Chemotherapy — Chemotherapy is used to treat mast cell tumors that have already spread or have a high risk of spreading. Your dog’s oncologist will evaluate these factors when determining the most effective treatment options. Keep in mind if you have an older dog or a dog who is likely to experience potential side effects from chemotherapy treatment, it may be best to discuss and choose a different treatment with your vet.
Palliative therapy — While palliative therapy is not intended to be curative, it can help your dog maintain a quality of life for the remainder of their time with you. In this treatment option, your vet will provide medicines such as antihistamines and steroids to keep your dog comfortable.
Palladia — This is an oral medication that can stunt the growth of mast cell tumors and sometimes help them disappear or shrink in size. This medication is prescribed mostly for dogs that have grade II or III mast cell disease or recurrent cutaneous mast cell disease with or without lymph node involvement.
Recovering from mast cell tumors
If your dog has surgery to remove a mast cell tumor, they will need 10-14 days of rest and light activity while they recover. Your vet may send them home with an e-collar and some medication to control the pain and prevent infection while their incision heals. After about two weeks, your dog should be able to resume normal activity once any stitches have been removed unless your vet tells you otherwise.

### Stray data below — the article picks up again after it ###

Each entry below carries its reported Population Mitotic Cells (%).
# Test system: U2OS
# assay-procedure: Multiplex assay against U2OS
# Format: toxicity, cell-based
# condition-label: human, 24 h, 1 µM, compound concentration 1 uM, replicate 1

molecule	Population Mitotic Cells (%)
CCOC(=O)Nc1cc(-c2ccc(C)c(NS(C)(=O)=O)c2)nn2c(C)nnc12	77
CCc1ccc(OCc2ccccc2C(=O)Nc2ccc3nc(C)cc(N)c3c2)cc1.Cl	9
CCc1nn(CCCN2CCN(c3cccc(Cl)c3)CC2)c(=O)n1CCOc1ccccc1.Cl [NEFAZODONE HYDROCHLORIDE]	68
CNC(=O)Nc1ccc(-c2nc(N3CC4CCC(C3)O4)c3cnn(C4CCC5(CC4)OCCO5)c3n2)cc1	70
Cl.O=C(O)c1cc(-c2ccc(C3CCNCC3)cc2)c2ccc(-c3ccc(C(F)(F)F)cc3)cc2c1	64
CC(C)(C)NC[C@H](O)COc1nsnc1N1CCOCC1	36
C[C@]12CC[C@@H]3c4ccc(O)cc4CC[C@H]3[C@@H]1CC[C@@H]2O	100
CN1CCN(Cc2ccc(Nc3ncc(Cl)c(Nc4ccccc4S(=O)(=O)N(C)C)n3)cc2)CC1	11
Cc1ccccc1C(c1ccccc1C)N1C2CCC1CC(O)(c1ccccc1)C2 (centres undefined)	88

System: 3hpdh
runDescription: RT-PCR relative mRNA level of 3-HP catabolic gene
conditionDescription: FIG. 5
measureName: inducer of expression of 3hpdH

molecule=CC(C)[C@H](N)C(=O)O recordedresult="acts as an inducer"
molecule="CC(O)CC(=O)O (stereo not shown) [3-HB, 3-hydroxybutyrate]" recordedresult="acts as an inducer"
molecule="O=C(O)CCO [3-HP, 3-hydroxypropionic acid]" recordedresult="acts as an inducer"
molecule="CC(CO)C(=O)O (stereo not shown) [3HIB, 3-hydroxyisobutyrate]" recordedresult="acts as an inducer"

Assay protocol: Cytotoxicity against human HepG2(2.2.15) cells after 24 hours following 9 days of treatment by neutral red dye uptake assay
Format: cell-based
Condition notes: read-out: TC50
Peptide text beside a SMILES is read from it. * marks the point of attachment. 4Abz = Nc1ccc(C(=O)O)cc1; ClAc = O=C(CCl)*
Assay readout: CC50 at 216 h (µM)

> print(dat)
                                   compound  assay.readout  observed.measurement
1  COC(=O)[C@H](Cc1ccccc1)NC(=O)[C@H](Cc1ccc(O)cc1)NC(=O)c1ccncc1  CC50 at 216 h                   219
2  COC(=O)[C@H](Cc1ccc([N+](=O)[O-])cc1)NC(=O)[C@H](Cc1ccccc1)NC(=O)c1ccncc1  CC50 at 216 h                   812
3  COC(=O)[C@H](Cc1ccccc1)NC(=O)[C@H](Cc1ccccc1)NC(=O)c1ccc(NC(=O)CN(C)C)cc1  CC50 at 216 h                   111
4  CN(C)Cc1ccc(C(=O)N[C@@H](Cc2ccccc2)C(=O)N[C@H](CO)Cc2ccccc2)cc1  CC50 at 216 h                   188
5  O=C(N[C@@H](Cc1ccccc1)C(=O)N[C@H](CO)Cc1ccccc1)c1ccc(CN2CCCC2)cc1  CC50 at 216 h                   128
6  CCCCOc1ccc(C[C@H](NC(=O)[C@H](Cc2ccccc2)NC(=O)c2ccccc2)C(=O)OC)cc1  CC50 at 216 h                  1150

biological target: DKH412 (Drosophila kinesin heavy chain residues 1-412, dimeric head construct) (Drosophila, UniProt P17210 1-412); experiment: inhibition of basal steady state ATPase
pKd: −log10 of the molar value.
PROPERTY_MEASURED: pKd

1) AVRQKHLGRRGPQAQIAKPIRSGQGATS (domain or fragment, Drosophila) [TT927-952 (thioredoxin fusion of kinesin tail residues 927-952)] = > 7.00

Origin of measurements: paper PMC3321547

When the tumor grade is higher, recovery might take more time or involve additional treatments. These could include a second surgery, chemotherapy, or radiation to eliminate any remaining cancer cells. It’s important to follow your vet’s instructions and stick to the schedule they provide for the most effective treatment.
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Frequently asked questions
What is the life expectancy of a dog with a mast cell tumor?
The answer to this question will depend on the location and grade of the tumor, response to treatment, and whether the cancer has spread. When caught early and removed completely, a dog can have a normal life expectancy for its breed. The earlier the tumor is caught, the higher the survival rate.
How serious is a mast cell tumor in dogs?
The severity will depend on the grade of the tumor and whether it has spread to the internal organs or not. A dog with a smaller mast cell tumor that had a clean removal has a better prognosis than a dog who has multiple tumors that did not have clean surgical margins or have spread to the lymph nodes or other organs.
How long will a dog last with untreated mast cell cancer?
The answer to this will depend on the severity and location of the tumor(s). If the tumors grow and spread to other organs, the prognosis may be weeks or months.
Are mast cell tumors curable in dogs?
Yes, if it is caught and removed early. Some dogs will have additional mast cell tumors form after having their initial tumors removed. It depends on the breed of dog (some breeds are higher risk), where the tumor is located, if clean surgical margins are obtained, the grade of the mast cell tumor, and if it has spread.
Does Benadryl help mast cell tumors in dogs?
Yes, antihistamines like Benadryl can be useful to block histamine production in the treatment and management of mast cell tumors. Benadryl is often prescribed to help mast cell tumors shrink in size so that they are easier to surgically remove. Also, getting the tumor to shrink will increase the chance that clean surgical margins can be obtained.